US20030124202 *Jul 3, 2002Jul 3, 2003Hahn Gary S.Formulations and methods for reducing skin irritation
US20030170318 *Jan 27, 2003Sep 11, 2003Steiner Gregory GeneFluoride compositions and uses thereof
US20040042978 *Mar 31, 2003Mar 4, 2004Embro William J.Method and composition for the treatment of epidermal irritations and infections
US20040057919 *Oct 22, 2003Mar 25, 2004Hexamer Don L.Antifungal composition and method for human nails
US20040180066 *Mar 10, 2003Sep 16, 2004Fang-Yu LeeTopical formulation having effects on alleviating pain/inflammation caused by herpes virus infection
US20050100563 *Jul 28, 2003May 12, 2005Hexamer Don L.Antifungal compositions and methods of treatment therewith
US20080131386 *Oct 31, 2007Jun 5, 2008Cosmederm Technologies, Inc.Topical product formulations containing strontium for reducing skin irritation
US20100173021 *Dec 23, 2009Jul 8, 2010Cosmederm Technologies, Inc.Topical Product formulations containing strontium for reducing skin irritation
Classifications
U.S. Classification424/650, 424/673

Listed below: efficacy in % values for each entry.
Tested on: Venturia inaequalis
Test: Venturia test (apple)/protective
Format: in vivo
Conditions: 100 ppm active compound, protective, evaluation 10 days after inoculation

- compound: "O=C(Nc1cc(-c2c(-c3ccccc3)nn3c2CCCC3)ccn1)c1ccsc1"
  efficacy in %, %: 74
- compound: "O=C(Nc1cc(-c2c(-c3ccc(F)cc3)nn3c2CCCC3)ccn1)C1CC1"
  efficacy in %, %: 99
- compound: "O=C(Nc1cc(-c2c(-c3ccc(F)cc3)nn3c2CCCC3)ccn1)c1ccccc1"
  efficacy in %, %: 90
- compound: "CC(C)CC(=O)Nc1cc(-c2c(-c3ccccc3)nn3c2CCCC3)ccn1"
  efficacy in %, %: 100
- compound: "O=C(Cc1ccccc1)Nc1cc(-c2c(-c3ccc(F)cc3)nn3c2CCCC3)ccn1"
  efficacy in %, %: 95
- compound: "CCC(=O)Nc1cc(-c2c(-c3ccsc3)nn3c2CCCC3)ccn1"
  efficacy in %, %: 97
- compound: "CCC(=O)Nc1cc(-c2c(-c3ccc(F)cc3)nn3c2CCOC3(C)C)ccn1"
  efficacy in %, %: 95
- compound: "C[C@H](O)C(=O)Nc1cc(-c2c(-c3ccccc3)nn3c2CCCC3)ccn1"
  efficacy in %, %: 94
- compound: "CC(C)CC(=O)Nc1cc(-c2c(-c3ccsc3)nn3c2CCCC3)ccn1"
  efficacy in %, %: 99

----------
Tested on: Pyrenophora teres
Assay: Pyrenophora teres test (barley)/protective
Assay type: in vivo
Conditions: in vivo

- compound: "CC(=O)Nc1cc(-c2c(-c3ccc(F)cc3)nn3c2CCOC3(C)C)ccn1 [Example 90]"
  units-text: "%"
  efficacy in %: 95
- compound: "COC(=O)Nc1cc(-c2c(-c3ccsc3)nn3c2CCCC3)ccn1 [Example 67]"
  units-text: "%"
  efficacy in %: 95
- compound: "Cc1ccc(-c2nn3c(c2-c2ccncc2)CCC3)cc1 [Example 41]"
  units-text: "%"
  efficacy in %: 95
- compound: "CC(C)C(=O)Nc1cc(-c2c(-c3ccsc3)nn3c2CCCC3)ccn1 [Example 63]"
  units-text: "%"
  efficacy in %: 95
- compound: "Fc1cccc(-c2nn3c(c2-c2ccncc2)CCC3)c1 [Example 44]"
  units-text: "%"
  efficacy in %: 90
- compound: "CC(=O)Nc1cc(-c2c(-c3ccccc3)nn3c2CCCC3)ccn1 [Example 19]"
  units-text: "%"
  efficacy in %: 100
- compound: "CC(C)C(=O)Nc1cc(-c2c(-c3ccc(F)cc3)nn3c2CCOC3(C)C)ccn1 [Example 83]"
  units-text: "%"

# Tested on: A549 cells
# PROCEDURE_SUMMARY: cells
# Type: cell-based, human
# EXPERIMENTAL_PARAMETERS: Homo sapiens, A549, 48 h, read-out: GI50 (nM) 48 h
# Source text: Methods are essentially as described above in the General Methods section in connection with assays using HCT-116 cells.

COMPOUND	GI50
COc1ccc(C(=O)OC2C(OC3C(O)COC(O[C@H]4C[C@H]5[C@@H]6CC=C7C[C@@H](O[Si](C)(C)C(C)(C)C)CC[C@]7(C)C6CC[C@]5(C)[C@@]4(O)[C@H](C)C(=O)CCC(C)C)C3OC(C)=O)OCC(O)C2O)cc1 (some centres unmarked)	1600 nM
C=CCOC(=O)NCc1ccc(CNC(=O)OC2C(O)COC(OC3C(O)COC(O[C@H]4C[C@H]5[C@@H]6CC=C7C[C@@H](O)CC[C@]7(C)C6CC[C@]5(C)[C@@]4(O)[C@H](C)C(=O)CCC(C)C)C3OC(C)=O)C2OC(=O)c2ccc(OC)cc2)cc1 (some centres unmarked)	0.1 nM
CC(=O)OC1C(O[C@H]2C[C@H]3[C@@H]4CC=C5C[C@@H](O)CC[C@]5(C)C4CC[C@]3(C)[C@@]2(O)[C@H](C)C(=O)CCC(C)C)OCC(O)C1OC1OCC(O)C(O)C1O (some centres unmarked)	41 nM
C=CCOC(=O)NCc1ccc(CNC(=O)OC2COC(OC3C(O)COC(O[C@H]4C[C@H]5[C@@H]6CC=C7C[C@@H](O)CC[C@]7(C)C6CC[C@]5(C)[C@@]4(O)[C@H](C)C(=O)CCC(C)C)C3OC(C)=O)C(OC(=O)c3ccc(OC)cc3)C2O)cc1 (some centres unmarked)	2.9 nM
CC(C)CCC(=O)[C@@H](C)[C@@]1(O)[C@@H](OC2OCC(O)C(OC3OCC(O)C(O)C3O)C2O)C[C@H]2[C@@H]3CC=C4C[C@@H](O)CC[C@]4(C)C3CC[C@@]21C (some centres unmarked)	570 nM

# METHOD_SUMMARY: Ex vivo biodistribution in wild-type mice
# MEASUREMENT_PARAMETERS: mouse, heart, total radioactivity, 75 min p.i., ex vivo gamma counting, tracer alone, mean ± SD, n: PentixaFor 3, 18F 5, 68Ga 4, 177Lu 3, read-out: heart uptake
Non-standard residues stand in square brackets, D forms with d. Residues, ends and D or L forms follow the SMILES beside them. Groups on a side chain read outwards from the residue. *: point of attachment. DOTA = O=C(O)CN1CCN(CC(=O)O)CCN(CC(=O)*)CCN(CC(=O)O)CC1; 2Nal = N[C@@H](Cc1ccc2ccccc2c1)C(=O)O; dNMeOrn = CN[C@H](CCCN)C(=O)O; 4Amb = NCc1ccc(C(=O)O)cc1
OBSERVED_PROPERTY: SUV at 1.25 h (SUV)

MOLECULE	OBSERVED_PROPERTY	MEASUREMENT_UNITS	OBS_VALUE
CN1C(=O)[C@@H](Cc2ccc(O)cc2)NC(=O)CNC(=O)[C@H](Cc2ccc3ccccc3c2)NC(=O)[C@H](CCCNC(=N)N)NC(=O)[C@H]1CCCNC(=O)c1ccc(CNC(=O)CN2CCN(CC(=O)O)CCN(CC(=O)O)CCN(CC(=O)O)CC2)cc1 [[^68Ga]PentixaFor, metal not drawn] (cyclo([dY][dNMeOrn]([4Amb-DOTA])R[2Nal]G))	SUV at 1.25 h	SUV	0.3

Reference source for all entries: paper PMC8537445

International ClassificationA61K33/24
Cooperative ClassificationA61K33/24
European ClassificationA61K33/24
Legal Events
DateCodeEventDescription
Jul 3, 1995ASAssignment
Owner name: EMBRO RESEARCH CORPORATION, FLORIDA
Free format text: ASSIGNMENT OF ASSIGNORS INTEREST;ASSIGNOR:EMBRO, WILLIAM J.;REEL/FRAME:007534/0555
Effective date: 19950626
Sep 5, 1995FPAYFee payment
Year of fee payment: 4
Jun 6, 1997ASAssignment
Owner name: BERGER, DEBORAH DIANE, FLORIDA
Free format text: ASSIGNMENT & SUBSCRIPTION AGREEMENT;ASSIGNORS:EMBRO, WILLIAM J.;EMBRO RESEARCH, LTD.;REEL/FRAME:008545/0001
Effective date: 19951213
Owner name: BERGER, DAVID LOUIS, FLORIDA
Free format text: ASSIGNMENT & SUBSCRIPTION AGREEMENT;ASSIGNORS:EMBRO, WILLIAM J.;EMBRO RESEARCH, LTD.;REEL/FRAME:008545/0001
Effective date: 19951213
Sep 16, 1999FPAYFee payment
Year of fee payment: 8
Mar 31, 2003ASAssignment
Oct 8, 2003REMIMaintenance fee reminder mailed
Mar 24, 2004REINReinstatement after maintenance fee payment confirmed
May 18, 2004FPExpired due to failure to pay maintenance fee
Effective date: 20040324
Sep 22, 2004SULPSurcharge for late payment
Sep 22, 2004FPAYFee payment
Year of fee payment: 12
Sep 22, 2004ASAssignment
Nov 22, 2004PRDPPatent reinstated due to the acceptance of a late maintenance fee
Effective date: 20041126